Arduino Due and LX1972 light sensor example

The LX1972 is a low cost silicon light sensor with spectral response that closely emulates the human eye. Patented circuitry produces peak spectral response at 520nm, with IR response less than ±5%, of the peak response, above 900nm.

The photo sensor is a PIN diode array with a linear, accurate, and very repeatable current transfer function.

High gain current mirrors on the chip multiply the PIN diode photo-current to a sensitivity level that can be voltage scaled with a standard value external resistor. Output current from this simple to use two-pin device can be used directly or converted to a voltage by placing it in series with a single resistor at either of its two pins.

Dynamic range is determined by the resistors (typically in the range of 10K to 100K) and power supply values. Typically the LX1972 needs only 1.8V of headroom to operate at 1000 Lux illumination.

Internal temperature compensation allows dark current to be kept below 200nA over the full specification temperature range (-40 to +85°), providing high accuracy at low light levels. Usable ambient light conditions range is from 1 to more than 5000 Lux.The  LX1972 is optimized for controlling back lighting systems in low cost consumer products such as LCD TV, portable computers, and digital cameras.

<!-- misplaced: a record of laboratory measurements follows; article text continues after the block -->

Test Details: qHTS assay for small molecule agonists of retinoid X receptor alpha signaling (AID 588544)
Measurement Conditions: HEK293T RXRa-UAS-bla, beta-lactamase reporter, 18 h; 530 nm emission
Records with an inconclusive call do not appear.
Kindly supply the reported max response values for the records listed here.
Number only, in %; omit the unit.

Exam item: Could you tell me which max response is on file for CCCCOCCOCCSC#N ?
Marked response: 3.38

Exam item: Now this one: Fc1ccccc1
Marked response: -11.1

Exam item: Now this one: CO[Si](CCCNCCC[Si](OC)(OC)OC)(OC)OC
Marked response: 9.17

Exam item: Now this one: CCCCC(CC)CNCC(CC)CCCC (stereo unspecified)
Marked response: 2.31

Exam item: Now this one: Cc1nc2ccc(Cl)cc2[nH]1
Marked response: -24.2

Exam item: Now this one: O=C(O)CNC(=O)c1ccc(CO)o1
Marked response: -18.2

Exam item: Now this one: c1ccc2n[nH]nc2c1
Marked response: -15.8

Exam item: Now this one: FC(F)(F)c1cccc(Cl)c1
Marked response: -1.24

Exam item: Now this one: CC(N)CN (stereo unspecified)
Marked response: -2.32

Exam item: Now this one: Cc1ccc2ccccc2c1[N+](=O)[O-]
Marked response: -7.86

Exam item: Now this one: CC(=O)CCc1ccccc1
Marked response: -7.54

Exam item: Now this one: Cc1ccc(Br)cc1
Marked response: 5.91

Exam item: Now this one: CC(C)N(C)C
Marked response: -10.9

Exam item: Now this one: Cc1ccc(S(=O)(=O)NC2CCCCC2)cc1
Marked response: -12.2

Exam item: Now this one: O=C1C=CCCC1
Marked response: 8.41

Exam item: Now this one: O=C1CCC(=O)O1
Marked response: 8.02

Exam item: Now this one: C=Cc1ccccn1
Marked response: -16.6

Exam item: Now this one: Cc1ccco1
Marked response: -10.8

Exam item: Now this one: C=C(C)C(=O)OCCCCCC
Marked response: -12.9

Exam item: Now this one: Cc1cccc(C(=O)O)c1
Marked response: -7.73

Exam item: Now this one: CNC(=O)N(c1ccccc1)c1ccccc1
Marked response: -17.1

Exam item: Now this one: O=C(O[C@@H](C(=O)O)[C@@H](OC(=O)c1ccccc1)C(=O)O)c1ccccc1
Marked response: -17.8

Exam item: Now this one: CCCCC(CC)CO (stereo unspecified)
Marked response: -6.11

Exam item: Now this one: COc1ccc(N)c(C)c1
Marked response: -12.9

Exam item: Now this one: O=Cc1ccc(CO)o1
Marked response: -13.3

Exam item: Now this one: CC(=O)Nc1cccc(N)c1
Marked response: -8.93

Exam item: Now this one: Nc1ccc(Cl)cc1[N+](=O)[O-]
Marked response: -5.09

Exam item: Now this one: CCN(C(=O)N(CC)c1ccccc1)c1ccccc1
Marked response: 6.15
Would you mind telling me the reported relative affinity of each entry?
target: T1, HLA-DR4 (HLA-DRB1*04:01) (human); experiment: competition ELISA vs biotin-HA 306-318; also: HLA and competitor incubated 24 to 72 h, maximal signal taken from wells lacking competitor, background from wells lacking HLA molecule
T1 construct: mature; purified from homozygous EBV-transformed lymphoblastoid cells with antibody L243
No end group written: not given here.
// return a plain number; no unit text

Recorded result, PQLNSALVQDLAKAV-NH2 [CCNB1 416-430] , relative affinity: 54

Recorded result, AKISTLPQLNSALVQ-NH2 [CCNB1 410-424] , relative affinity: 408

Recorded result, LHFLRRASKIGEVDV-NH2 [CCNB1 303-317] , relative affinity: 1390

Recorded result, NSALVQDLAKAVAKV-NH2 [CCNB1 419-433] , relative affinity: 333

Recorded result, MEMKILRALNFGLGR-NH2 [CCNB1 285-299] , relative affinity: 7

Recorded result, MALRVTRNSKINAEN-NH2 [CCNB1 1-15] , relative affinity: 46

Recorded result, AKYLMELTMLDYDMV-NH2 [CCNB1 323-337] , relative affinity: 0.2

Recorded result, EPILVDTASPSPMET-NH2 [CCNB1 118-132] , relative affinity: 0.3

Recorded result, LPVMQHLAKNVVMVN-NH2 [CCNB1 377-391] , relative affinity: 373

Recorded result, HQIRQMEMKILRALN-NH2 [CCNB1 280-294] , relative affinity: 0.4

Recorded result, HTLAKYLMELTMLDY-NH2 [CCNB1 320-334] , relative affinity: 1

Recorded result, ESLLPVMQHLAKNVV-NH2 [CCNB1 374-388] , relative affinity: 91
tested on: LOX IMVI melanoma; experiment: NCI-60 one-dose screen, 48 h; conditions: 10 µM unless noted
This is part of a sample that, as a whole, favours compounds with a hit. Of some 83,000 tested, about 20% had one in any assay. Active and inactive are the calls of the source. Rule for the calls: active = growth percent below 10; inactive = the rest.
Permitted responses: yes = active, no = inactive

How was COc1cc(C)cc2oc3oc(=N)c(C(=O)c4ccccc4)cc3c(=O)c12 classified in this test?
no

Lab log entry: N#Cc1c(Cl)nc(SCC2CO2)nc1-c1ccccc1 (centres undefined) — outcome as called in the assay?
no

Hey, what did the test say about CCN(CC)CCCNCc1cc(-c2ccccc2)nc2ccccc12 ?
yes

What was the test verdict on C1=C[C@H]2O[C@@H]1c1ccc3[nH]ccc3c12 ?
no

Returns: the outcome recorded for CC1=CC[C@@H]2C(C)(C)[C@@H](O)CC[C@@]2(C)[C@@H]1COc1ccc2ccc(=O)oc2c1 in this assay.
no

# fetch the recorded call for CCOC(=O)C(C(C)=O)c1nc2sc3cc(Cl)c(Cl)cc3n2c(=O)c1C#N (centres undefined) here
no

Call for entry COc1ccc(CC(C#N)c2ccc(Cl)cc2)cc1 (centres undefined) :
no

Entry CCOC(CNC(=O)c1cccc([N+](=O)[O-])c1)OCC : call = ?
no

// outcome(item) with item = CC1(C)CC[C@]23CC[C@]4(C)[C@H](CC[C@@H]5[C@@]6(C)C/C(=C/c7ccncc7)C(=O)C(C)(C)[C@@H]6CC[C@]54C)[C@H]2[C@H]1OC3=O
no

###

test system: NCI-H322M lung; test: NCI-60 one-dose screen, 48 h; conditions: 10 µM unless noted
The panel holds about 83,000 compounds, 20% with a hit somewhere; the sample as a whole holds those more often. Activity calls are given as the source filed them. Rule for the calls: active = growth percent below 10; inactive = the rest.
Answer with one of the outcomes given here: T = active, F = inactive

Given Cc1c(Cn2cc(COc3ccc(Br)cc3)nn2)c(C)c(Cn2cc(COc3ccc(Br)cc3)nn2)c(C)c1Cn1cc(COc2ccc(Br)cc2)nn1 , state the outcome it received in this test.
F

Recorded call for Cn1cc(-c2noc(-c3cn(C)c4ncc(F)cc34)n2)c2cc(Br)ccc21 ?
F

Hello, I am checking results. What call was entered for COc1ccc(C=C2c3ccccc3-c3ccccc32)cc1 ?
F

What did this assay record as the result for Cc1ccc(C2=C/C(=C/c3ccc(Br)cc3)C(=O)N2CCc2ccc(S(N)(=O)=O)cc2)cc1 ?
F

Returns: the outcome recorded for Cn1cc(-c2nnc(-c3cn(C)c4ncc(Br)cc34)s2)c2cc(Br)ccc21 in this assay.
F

FEATURES:
1. Near Human Eye Spectral Response
2. Very Low IR Sensitivity
3. Highly Accurate & Repeatable Output Current vs. Light
4. Scalable Output Voltage
5. Temperature Stable
6. Integrated High Gain Photo Current Amplifiers
7. No Optical Filters Needed

 

Connection

Arduino Due connection module connection
 Gnd GND
 3v3 VCC
 A0 output

Code

No libraries required

void setup()
{
Serial.begin(9600); // open serial port, set the baud rate to 9600 bps
}
 
void loop()
{
int val;
val=analogRead(A0); //connect sensor to pin marked 36 (A0)
Serial.println(val);//print the value to serial
delay(1000);
}

 

 

Output

Open the serial monitor and you should see something like this

210
236
2267
2291
2289
2347
2352
2445
2527
2631
2691
2699
2799
2303
2247
265
288
312

To give some context, the low value was me covering the sensor and the high value was a desktop lamp. So in a practical application you would need to figure out the analog value you wished to act on, so for example if you read in under 500 you may want to send an alarm as its too dark.

 

Links

LX1972 Analog Light Sensor DIY Maker Illumination Sensor Module

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